About 28 people attended yesterday's program on A Hard Day's Night at the Evanston Public Library, and although it started off a little slow (I'm still trying to figure out a good hook for the introduction to grab the audience's attention but have not been able to come up with anything I really like) by the end everyone was engaged and actively listening. The best way of determining how engaged an audience is, however, is by the questions asked afterwards - and one woman asked about the similarities between "When the Saints go Marching In" and "I Saw Her Standing There". While neither of those songs figure into A Hard Day's Night at all, it does provide a nice transition to today's program, "Before They Were Fab: The Beatles Prior to Beatlemania", scheduled for 7:00-8:30pm at the Wauconda Area Library (801 N. Main St, Wauconda, IL), which concludes with a musical analysis and explanation of "I Saw Her Standing There" - including a comparison with "When the Saints go Marching In".
The Beatles recorded "When the Saints go Marching In" with Tony Sheridan (titling their version "The Saints") in June 1961, and the song was in their stage repertoire for some time in the early 60's. Paul then wrote "I Saw Her Standing There" in October of the following year, and recorded it twice with the Beatles: once live at the Star Club in Hamburg, then again at EMI studios (the recording that would be released on the band's first album, Please Please Me) on 11 February 1963.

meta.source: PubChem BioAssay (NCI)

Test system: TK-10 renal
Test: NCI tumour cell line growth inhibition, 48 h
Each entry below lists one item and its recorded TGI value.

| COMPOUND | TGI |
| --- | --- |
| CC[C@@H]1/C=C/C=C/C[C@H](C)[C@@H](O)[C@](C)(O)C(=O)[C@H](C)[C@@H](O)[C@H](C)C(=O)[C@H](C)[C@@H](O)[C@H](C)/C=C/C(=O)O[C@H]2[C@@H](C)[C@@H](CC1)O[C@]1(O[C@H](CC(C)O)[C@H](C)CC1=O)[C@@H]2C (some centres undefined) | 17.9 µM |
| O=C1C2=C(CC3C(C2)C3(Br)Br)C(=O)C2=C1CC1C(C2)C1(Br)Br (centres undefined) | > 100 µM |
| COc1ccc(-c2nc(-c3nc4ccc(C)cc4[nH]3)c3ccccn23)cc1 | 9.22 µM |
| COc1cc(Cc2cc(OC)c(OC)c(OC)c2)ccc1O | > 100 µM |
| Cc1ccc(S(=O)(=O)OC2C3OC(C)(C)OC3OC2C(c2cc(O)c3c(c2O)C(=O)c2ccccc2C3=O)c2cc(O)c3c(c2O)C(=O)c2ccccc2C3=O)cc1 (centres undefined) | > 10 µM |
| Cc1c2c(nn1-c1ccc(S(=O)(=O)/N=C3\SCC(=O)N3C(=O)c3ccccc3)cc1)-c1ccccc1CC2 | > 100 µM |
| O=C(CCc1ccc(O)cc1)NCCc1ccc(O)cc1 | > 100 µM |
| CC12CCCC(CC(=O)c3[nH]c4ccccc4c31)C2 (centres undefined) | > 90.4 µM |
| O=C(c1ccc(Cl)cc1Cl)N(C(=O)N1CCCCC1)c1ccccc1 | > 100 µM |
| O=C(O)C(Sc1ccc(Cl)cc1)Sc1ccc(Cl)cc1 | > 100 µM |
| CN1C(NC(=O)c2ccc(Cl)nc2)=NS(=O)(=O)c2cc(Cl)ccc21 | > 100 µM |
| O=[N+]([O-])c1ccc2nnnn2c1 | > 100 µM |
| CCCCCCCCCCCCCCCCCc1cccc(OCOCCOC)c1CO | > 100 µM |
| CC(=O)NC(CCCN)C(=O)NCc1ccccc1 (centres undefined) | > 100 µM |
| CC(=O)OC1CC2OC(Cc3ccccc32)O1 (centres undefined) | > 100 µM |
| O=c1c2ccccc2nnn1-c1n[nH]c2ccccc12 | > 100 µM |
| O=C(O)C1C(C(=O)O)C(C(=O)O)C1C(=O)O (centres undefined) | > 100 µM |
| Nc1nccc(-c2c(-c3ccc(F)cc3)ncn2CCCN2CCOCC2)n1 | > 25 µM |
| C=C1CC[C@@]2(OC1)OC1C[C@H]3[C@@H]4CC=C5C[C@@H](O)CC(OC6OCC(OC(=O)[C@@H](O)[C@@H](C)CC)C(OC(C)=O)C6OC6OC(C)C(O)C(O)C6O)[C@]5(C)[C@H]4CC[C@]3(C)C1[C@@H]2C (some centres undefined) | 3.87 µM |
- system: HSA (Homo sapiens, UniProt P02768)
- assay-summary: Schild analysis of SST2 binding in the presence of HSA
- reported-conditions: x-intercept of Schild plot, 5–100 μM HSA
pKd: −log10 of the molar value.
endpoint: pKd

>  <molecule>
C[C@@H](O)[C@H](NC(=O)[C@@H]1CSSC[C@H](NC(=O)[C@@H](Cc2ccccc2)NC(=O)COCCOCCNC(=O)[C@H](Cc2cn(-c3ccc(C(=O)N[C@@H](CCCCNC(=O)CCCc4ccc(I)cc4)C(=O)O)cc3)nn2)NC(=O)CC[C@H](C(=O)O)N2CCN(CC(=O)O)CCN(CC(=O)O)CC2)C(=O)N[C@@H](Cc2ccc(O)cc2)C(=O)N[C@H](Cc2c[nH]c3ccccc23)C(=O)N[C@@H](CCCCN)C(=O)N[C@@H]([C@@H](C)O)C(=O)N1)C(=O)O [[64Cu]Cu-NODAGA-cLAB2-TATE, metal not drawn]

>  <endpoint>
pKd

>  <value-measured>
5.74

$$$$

Although "The Saints" is in C major and "I Saw Her Standing There" is in E major, they do share nearly identical chord progressions. To illustrate that similarity, the examples below are both transposed to D, with the lyrics and chords of "The Saints" colored blue and the lyrics and chords to "I Saw Her Standing There" colored red.
Well when the saints go marching,
Well she was just seventeen, You know what I mean,
D G D
yeah when the saints go marching in,
and the way she looked was way beyond compare.
D D7 G g D A D
I'ma gonna be in that number, yeah, when the saints go marching in.
So how could I dance with another, oh, when I saw her standing there?
D D7 G Bb D A D
Comparing the two songs side-by-side like this, you can easily see that there are only two differences: the G on the word "know" in the first line of "I Saw Her Standing There" is missing in "The Saints", and in the last line "The Saints" uses a g chord where "I Saw Her Standing There" uses a Bb. But even there, g minor consists of three notes (g, b-flat, and d) and Bb consists of three notes (b-flat, d, f), so the two chords share two of their three notes (b-flat and d), meaning they are very closely related.
Bottom line: You have to conclude that "The Saints" influenced "I Saw Her Standing There" because while not perfectly identical, their chords are very, very, very similar.
This blog is a workshop for developing my analyses of The Beatles' music.